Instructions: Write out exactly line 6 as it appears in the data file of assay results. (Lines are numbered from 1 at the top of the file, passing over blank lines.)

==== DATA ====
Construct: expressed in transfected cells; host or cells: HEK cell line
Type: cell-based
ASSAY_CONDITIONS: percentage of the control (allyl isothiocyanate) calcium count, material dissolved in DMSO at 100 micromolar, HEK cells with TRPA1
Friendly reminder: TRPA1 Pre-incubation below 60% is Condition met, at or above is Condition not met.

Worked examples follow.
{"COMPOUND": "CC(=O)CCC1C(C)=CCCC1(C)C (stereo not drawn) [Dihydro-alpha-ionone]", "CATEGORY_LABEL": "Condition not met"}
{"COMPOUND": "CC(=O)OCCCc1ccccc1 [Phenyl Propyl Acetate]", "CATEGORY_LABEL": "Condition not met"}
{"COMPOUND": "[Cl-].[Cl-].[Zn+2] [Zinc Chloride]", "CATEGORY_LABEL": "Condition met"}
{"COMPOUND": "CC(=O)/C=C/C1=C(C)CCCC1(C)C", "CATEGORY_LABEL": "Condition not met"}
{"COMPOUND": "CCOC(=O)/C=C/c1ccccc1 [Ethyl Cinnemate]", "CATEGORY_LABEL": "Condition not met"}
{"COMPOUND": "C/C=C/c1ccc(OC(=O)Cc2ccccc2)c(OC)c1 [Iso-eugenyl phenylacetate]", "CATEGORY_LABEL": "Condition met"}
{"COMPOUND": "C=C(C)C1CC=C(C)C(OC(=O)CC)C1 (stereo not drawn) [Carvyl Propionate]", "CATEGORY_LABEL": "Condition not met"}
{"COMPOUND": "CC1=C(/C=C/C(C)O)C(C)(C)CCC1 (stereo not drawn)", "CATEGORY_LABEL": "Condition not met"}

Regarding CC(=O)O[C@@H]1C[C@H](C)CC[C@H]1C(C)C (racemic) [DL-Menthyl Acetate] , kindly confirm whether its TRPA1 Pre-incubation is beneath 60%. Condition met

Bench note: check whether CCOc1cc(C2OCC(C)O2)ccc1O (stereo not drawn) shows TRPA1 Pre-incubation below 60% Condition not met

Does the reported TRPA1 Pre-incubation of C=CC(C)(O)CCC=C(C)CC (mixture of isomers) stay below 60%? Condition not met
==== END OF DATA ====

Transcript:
{"COMPOUND": "CC(=O)CCC1C(C)=CCCC1(C)C (stereo not drawn) [Dihydro-alpha-ionone]", "CATEGORY_LABEL": "Condition not met"}